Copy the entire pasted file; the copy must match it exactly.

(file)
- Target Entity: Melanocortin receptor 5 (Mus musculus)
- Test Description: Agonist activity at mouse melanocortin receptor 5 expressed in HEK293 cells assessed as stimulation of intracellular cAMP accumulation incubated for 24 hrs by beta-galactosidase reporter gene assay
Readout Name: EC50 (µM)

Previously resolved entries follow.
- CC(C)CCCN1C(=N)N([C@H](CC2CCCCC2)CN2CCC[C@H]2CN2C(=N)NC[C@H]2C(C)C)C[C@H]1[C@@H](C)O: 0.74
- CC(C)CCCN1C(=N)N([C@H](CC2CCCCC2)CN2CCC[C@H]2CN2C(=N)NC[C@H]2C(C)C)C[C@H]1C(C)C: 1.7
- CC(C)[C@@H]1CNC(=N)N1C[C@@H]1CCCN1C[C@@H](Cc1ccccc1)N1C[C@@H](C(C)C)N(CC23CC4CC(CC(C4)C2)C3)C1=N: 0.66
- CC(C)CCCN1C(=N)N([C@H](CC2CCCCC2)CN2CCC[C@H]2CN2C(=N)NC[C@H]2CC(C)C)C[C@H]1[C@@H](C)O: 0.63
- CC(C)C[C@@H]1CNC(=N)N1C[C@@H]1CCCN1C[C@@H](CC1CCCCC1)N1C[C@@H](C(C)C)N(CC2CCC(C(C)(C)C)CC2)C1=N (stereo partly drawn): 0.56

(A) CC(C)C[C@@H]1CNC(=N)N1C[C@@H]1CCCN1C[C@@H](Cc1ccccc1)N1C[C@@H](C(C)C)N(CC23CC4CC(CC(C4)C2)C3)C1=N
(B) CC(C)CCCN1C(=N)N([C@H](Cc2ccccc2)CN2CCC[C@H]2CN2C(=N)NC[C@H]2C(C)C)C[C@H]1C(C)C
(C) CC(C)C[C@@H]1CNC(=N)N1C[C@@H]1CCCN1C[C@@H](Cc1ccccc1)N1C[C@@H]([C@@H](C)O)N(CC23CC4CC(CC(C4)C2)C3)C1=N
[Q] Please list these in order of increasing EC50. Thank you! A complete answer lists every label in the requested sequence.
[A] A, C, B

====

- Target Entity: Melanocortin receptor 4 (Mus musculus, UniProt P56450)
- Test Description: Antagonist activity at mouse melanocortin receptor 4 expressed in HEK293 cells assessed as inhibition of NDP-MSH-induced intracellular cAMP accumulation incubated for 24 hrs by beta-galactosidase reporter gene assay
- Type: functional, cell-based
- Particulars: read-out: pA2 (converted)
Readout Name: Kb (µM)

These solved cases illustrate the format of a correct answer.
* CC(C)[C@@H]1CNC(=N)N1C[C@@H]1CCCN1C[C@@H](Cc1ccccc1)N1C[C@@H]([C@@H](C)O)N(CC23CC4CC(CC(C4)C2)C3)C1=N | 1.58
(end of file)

- Target Entity: Melanocortin receptor 5 (Mus musculus)
- Test Description: Agonist activity at mouse melanocortin receptor 5 expressed in HEK293 cells assessed as stimulation of intracellular cAMP accumulation incubated for 24 hrs by beta-galactosidase reporter gene assay
Readout Name: EC50 (µM)

Previously resolved entries follow.
- CC(C)CCCN1C(=N)N([C@H](CC2CCCCC2)CN2CCC[C@H]2CN2C(=N)NC[C@H]2C(C)C)C[C@H]1[C@@H](C)O: 0.74
- CC(C)CCCN1C(=N)N([C@H](CC2CCCCC2)CN2CCC[C@H]2CN2C(=N)NC[C@H]2C(C)C)C[C@H]1C(C)C: 1.7
- CC(C)[C@@H]1CNC(=N)N1C[C@@H]1CCCN1C[C@@H](Cc1ccccc1)N1C[C@@H](C(C)C)N(CC23CC4CC(CC(C4)C2)C3)C1=N: 0.66
- CC(C)CCCN1C(=N)N([C@H](CC2CCCCC2)CN2CCC[C@H]2CN2C(=N)NC[C@H]2CC(C)C)C[C@H]1[C@@H](C)O: 0.63
- CC(C)C[C@@H]1CNC(=N)N1C[C@@H]1CCCN1C[C@@H](CC1CCCCC1)N1C[C@@H](C(C)C)N(CC2CCC(C(C)(C)C)CC2)C1=N (stereo partly drawn): 0.56

(A) CC(C)C[C@@H]1CNC(=N)N1C[C@@H]1CCCN1C[C@@H](Cc1ccccc1)N1C[C@@H](C(C)C)N(CC23CC4CC(CC(C4)C2)C3)C1=N
(B) CC(C)CCCN1C(=N)N([C@H](Cc2ccccc2)CN2CCC[C@H]2CN2C(=N)NC[C@H]2C(C)C)C[C@H]1C(C)C
(C) CC(C)C[C@@H]1CNC(=N)N1C[C@@H]1CCCN1C[C@@H](Cc1ccccc1)N1C[C@@H]([C@@H](C)O)N(CC23CC4CC(CC(C4)C2)C3)C1=N
[Q] Please list these in order of increasing EC50. Thank you! A complete answer lists every label in the requested sequence.
[A] A, C, B

====

- Target Entity: Melanocortin receptor 4 (Mus musculus, UniProt P56450)
- Test Description: Antagonist activity at mouse melanocortin receptor 4 expressed in HEK293 cells assessed as inhibition of NDP-MSH-induced intracellular cAMP accumulation incubated for 24 hrs by beta-galactosidase reporter gene assay
- Type: functional, cell-based
- Particulars: read-out: pA2 (converted)
Readout Name: Kb (µM)

These solved cases illustrate the format of a correct answer.
* CC(C)[C@@H]1CNC(=N)N1C[C@@H]1CCCN1C[C@@H](Cc1ccccc1)N1C[C@@H]([C@@H](C)O)N(CC23CC4CC(CC(C4)C2)C3)C1=N | 1.58